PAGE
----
Daniel Cormier: Fighting Jon Jones 'would be crazy because you know I'm putting him on his back'

May 19, 2012; San Jose, CA, USA; Daniel Cormier addresses the media in a press conference after defeating Josh Barnett (not pictured) during the heavyweight tournament final bout of the Strikeforce World Grand Prix at HP Pavilion. Mandatory Credit: Kyle Terada-US PRESSWIRE

Daniel Cormier's kidneys have just been put on blast.

That's because the winner of the Strikeforce Grand Prix Heavyweight Tournament, who's expected to face the dreaded TBA on Sept. 29 on Showtime, has flat-out refused to fight friend and teammate Cain Velasquez if and when he transitions to the ranks of Ultimate Fighting Championship (UFC).

And the feeling is mutual.

This is a match-up that can easily be avoided if Velasquez loses to UFC Heavyweight Champion Junior dos Santos (again) when they eventually clash for a second time inside the Octagon later this year. But if the former division titleholder can reclaim his strap and "DC" crosses over, it could be time to head south for the winter.

Right down to 205 pounds.

That could potentially set up a light heavyweight superfight against Jon Jones, assuming "Bones" can defeat Dan Henderson at the UFC 151 pay-per-view (PPV) event on Sept. 1 in "Sin City." If he does, Cormier tells ESPN.com you can expect Jones to be put on his back.

Those comments after the jump.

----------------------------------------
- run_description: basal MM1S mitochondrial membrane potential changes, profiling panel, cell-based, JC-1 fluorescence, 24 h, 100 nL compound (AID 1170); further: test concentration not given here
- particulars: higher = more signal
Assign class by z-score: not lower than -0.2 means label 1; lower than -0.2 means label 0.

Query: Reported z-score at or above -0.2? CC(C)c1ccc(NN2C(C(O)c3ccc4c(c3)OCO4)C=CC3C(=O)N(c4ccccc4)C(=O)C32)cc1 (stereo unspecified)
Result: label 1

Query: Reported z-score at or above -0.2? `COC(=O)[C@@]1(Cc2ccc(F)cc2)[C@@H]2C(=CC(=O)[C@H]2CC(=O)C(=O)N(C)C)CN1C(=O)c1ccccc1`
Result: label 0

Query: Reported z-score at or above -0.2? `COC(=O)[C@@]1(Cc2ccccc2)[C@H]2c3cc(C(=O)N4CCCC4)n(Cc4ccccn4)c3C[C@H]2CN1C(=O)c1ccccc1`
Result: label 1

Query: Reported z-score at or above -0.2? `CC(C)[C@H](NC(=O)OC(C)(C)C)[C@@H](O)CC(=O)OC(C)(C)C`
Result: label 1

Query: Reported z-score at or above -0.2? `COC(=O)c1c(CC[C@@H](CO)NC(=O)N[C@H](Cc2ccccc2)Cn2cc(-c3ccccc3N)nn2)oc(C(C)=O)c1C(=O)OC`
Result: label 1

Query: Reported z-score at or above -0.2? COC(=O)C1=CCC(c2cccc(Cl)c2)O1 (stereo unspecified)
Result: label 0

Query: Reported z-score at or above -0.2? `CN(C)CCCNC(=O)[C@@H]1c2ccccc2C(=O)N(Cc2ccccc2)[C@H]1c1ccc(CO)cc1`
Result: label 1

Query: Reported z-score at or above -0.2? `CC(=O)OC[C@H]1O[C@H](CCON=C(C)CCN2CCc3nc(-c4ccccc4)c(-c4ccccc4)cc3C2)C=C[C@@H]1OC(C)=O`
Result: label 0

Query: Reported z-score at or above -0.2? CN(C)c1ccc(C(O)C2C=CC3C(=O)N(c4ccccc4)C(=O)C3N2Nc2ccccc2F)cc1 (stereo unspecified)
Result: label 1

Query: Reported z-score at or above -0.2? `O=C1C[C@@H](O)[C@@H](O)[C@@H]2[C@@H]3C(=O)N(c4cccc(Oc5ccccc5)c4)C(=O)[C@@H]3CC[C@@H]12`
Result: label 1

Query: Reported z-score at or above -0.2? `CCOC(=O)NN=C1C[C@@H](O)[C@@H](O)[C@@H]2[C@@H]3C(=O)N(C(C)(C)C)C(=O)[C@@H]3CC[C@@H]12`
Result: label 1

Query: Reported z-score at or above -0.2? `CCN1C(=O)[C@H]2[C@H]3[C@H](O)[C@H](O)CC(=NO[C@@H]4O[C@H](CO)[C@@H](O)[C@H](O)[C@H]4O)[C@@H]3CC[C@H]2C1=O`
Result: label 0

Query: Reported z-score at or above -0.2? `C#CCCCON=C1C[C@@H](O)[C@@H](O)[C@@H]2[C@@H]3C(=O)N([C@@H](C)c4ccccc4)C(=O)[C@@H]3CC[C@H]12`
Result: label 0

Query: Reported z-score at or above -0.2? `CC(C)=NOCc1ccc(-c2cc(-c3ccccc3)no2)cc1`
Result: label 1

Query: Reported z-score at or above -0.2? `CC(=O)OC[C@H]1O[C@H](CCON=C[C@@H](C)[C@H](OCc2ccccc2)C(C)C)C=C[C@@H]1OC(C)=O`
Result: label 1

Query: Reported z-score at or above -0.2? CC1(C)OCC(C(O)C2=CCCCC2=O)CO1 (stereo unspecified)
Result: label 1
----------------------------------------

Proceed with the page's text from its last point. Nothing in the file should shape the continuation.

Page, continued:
"I don't want to fight Cain Velasquez. He's helped me so much to become a mixed martial artist. When I started, the dude opened himself up to me and showed me so much. He didn't have to do that for me ... As I've said time and time again, if Cain is champion, in my heart of hearts, I know I don't want to fight that guy. Then I will go fight Jon Jones. I will fight Jon Jones if I have to. Imagine that: Me and Jones standing across the cage from one another. That would be crazy because you know I'm putting him on his back."

Despite his perfect record inside the cage, Cormier (10-0) is constantly forced to defend his decision to mix it up in the land of giants, as he stands just a shade under six feet tall and tips the scale around 240 pounds. Part of that decision comes from a horrific weight cut that not only cost him an Olympic wrestling bid, but almost cost him his life.

"DC" was an injury replacement for Alistair Overeem when "Demolition Man" jumped ship and headed to the Las Vegas combat club and needed just one victory to reach the Strikeforce Grand Prix Tournament finals. He earned it, too, by knocking out Antonio Silva in the first round.

In fact, he barely broke a sweat.

He capped off his impressive run by dominating Josh Barnett en route to a five round decision win -- and grand prix title -- earlier this year in San Jose, California. He's already penciled in to compete one more time under the Strikeforce banner to satisfy his Showtime contract stipulations before moving over to the UFC heavyweight division.

How long he stays there, is anyone's guess.

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